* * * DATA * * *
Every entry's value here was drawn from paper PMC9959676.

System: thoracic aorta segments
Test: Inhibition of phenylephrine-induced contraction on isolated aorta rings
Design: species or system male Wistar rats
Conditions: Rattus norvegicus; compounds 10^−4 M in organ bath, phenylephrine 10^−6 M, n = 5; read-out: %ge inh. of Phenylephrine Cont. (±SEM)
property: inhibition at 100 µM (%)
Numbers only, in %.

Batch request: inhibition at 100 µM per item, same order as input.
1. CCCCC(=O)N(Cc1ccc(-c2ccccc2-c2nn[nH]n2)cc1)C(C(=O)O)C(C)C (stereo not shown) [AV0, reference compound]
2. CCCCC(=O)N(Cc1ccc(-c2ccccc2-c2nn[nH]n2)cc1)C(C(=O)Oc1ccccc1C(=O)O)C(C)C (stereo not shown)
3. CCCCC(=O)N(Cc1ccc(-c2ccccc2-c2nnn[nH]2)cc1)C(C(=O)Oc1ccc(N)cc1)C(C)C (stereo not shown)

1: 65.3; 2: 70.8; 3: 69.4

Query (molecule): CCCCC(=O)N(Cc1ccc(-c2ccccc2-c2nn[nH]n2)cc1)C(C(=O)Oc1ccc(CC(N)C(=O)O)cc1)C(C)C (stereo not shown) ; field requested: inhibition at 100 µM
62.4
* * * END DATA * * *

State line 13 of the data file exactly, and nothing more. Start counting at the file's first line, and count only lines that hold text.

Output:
Query (molecule): CCCCC(=O)N(Cc1ccc(-c2ccccc2-c2nn[nH]n2)cc1)C(C(=O)Oc1ccc(CC(N)C(=O)O)cc1)C(C)C (stereo not shown) ; field requested: inhibition at 100 µM